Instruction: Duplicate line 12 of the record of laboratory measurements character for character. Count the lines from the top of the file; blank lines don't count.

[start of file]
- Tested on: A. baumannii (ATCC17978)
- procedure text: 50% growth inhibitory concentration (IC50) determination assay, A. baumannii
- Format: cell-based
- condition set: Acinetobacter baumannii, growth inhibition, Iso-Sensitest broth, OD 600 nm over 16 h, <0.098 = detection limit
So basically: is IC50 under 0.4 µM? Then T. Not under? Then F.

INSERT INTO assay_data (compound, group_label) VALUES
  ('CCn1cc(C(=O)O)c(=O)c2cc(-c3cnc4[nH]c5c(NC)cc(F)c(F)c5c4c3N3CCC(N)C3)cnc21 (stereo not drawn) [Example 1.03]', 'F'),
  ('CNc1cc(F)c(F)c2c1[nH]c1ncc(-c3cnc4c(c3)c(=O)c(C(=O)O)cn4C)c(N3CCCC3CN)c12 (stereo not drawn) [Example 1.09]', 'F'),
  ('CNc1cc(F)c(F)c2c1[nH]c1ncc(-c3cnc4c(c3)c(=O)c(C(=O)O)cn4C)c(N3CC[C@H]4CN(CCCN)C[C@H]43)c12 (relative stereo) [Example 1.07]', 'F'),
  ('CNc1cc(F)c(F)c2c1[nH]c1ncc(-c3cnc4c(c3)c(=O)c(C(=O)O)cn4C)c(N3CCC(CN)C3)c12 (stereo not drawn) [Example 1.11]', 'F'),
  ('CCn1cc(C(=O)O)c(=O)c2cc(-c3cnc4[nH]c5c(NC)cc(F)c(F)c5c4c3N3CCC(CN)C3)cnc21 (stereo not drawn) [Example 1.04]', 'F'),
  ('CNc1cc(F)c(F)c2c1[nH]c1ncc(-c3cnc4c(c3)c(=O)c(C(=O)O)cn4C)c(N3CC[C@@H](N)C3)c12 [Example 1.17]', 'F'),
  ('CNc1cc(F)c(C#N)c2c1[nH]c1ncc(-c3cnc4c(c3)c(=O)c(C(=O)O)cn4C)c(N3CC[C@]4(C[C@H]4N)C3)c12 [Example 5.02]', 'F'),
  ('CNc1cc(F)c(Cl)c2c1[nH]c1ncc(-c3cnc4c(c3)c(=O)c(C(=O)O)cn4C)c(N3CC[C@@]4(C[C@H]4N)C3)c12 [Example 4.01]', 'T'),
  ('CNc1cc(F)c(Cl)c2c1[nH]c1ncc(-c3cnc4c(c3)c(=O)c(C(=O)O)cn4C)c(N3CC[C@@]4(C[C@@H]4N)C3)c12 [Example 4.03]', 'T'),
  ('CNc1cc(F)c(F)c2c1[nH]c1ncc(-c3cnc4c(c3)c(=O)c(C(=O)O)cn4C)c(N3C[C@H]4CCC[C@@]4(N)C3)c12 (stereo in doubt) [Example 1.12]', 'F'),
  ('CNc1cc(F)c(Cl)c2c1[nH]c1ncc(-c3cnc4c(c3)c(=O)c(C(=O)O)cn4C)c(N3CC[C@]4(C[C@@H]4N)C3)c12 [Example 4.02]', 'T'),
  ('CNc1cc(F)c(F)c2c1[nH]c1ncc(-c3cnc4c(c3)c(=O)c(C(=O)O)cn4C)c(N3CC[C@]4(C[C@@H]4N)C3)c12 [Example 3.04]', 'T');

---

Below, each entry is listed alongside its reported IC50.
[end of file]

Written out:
  ('CNc1cc(F)c(F)c2c1[nH]c1ncc(-c3cnc4c(c3)c(=O)c(C(=O)O)cn4C)c(N3CC[C@@H](N)C3)c12 [Example 1.17]', 'F'),